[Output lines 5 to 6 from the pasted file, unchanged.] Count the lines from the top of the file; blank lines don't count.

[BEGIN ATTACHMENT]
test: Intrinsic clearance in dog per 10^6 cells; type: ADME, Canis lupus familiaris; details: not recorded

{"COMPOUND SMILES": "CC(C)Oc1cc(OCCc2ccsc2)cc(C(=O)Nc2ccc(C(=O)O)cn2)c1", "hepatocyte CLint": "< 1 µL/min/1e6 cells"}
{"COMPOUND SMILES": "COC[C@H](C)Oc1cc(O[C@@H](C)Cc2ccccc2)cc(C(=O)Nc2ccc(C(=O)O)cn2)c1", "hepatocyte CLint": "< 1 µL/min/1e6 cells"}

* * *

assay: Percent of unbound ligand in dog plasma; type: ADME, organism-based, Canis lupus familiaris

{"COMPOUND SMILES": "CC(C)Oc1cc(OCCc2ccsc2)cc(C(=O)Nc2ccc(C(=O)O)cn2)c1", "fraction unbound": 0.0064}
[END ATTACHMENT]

assay: Percent of unbound ligand in dog plasma; type: ADME, organism-based, Canis lupus familiaris

{"COMPOUND SMILES": "CC(C)Oc1cc(OCCc2ccsc2)cc(C(=O)Nc2ccc(C(=O)O)cn2)c1", "fraction unbound": 0.0064}